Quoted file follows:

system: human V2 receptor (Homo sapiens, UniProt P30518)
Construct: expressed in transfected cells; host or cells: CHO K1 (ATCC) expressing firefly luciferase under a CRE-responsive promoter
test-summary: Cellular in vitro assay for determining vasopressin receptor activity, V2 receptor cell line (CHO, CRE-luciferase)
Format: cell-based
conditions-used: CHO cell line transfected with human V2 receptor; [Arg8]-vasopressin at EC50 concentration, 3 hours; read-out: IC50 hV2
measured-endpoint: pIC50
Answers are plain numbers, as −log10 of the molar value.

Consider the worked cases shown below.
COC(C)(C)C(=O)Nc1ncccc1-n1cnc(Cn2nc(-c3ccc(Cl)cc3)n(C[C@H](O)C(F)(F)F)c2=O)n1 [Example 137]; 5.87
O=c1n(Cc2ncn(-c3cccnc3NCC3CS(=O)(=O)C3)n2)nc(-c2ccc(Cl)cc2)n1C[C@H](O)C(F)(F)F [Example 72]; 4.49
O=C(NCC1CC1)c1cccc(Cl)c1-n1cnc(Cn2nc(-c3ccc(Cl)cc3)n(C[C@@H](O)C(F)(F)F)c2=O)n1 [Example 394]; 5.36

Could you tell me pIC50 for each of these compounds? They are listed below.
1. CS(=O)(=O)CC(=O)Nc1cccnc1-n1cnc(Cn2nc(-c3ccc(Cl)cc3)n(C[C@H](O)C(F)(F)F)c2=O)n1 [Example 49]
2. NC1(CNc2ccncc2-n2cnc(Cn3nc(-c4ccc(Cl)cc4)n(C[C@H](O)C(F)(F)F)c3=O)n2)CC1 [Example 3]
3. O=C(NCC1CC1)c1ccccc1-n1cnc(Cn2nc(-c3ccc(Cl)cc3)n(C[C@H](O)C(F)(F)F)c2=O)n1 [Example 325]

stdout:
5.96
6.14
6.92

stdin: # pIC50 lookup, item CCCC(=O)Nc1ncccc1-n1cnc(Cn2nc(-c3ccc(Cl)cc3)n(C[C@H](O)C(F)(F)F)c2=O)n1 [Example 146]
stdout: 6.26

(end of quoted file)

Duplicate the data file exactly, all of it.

system: human V2 receptor (Homo sapiens, UniProt P30518)
Construct: expressed in transfected cells; host or cells: CHO K1 (ATCC) expressing firefly luciferase under a CRE-responsive promoter
test-summary: Cellular in vitro assay for determining vasopressin receptor activity, V2 receptor cell line (CHO, CRE-luciferase)
Format: cell-based
conditions-used: CHO cell line transfected with human V2 receptor; [Arg8]-vasopressin at EC50 concentration, 3 hours; read-out: IC50 hV2
measured-endpoint: pIC50
Answers are plain numbers, as −log10 of the molar value.

Consider the worked cases shown below.
COC(C)(C)C(=O)Nc1ncccc1-n1cnc(Cn2nc(-c3ccc(Cl)cc3)n(C[C@H](O)C(F)(F)F)c2=O)n1 [Example 137]; 5.87
O=c1n(Cc2ncn(-c3cccnc3NCC3CS(=O)(=O)C3)n2)nc(-c2ccc(Cl)cc2)n1C[C@H](O)C(F)(F)F [Example 72]; 4.49
O=C(NCC1CC1)c1cccc(Cl)c1-n1cnc(Cn2nc(-c3ccc(Cl)cc3)n(C[C@@H](O)C(F)(F)F)c2=O)n1 [Example 394]; 5.36

Could you tell me pIC50 for each of these compounds? They are listed below.
1. CS(=O)(=O)CC(=O)Nc1cccnc1-n1cnc(Cn2nc(-c3ccc(Cl)cc3)n(C[C@H](O)C(F)(F)F)c2=O)n1 [Example 49]
2. NC1(CNc2ccncc2-n2cnc(Cn3nc(-c4ccc(Cl)cc4)n(C[C@H](O)C(F)(F)F)c3=O)n2)CC1 [Example 3]
3. O=C(NCC1CC1)c1ccccc1-n1cnc(Cn2nc(-c3ccc(Cl)cc3)n(C[C@H](O)C(F)(F)F)c2=O)n1 [Example 325]

stdout:
5.96
6.14
6.92

stdin: # pIC50 lookup, item CCCC(=O)Nc1ncccc1-n1cnc(Cn2nc(-c3ccc(Cl)cc3)n(C[C@H](O)C(F)(F)F)c2=O)n1 [Example 146]
stdout: 6.26